Why do you have an accent?  Three reasons:  sound rules, sound discrimination, and motor patterns.

Sound rules:

Each language has sounds and rules for combining these sounds.  When we learn a language in school or as an adult, we typically aren’t taught sounds or sound rules.  We learn grammar but not sound rules.  Most speakers learn sound rules from immersion, not instruction.  These sound rules govern what sounds can be combined together into syllables, which sounds can end words, and how to combine words in sentences.

Sound discrimination:

It is difficult to distinguish and “hear” sounds in languages other than our mother tongue.  Babies can distinguish every sound that every language uses.  But, as we get older, we lose this ability.   So even if we want to change our accent it becomes difficult because we don’t know what to change.  We can’t distinguish the mistakes.  If you can’t hear the sounds from the new language, you can’t figure out your mistakes.  So the English learner finds the closest sound in their language and use that.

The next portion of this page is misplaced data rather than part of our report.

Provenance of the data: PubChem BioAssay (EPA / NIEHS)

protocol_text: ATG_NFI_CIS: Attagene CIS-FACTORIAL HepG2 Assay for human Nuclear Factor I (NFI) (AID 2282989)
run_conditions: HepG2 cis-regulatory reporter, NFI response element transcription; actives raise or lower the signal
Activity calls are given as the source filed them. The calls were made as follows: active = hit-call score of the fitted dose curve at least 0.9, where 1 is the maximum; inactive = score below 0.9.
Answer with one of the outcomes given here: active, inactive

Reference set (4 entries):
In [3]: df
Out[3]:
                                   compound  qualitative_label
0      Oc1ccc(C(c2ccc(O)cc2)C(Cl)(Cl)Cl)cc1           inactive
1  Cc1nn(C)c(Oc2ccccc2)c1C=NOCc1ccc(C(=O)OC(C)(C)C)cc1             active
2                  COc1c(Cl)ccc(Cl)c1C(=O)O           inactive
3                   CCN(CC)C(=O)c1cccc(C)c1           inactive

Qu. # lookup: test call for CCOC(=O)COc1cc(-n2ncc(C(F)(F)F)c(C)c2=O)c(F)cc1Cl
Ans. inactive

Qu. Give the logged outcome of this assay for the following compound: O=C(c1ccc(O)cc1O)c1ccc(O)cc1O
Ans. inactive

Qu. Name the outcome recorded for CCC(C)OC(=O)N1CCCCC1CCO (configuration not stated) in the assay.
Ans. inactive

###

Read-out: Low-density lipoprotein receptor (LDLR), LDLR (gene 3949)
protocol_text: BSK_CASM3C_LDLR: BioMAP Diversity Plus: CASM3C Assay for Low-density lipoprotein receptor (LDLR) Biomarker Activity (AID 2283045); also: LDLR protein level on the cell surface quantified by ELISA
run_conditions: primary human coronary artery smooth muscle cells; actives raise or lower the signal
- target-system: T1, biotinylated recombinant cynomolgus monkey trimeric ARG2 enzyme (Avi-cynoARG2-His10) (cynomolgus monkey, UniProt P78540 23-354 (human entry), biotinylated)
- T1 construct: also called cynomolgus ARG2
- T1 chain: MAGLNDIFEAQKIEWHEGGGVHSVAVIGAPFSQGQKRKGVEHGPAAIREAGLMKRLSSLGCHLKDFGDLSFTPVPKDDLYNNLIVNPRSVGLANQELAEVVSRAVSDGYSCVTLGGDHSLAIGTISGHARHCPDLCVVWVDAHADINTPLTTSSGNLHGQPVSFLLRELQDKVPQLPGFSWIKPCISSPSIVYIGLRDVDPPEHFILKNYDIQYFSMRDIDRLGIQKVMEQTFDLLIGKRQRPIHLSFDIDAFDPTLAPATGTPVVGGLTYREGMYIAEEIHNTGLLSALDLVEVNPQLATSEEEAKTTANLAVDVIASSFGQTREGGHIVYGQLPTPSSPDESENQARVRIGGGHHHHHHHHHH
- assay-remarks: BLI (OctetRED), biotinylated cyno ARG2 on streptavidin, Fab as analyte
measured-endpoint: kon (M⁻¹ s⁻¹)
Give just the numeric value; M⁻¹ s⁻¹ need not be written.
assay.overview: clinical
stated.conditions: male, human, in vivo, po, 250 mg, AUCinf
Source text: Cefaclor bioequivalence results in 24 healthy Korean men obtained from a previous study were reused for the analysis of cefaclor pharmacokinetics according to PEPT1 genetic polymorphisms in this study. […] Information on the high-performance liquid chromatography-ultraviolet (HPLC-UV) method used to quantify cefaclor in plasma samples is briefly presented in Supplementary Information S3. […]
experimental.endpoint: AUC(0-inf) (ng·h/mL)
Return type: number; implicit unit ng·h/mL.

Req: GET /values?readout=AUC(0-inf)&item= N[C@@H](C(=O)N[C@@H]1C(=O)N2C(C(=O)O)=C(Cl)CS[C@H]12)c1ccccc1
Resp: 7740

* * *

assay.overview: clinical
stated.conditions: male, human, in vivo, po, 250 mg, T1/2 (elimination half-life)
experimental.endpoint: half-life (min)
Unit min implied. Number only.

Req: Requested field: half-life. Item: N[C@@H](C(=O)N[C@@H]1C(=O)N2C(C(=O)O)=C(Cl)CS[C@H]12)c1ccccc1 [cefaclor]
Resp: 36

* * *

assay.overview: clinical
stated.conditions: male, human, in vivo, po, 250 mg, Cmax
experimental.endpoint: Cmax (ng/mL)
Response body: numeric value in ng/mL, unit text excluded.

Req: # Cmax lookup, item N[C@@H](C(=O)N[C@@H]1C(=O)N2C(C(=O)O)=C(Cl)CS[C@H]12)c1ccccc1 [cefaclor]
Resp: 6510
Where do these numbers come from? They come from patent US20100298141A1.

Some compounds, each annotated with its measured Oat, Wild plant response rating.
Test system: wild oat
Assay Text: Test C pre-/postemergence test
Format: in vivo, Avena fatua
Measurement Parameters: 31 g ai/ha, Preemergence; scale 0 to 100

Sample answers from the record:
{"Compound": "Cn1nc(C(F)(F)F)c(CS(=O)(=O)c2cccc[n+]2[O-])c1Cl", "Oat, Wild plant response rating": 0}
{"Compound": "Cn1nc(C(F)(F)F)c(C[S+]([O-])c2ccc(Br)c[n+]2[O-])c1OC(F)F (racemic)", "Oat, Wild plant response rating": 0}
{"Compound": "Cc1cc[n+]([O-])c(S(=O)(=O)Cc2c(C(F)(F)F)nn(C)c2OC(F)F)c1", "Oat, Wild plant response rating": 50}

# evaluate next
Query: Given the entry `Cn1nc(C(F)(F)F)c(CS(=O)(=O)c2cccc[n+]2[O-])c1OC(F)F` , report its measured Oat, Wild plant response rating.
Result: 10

Motor patterns:

Making speech sounds involves motor patterns. Swinging a golf club is a motor pattern.  For those of us who started golfing without a lesson, we know it can be difficult to start using a new one after getting instruction.  This is because motor patterns become habits.  Our mouth wants to do what we always do.  This is easy.  When learning a new language, it takes time for the new sound patterns to become habits.  In most cases, it takes daily practice to learn new motor patterns associated with a new language.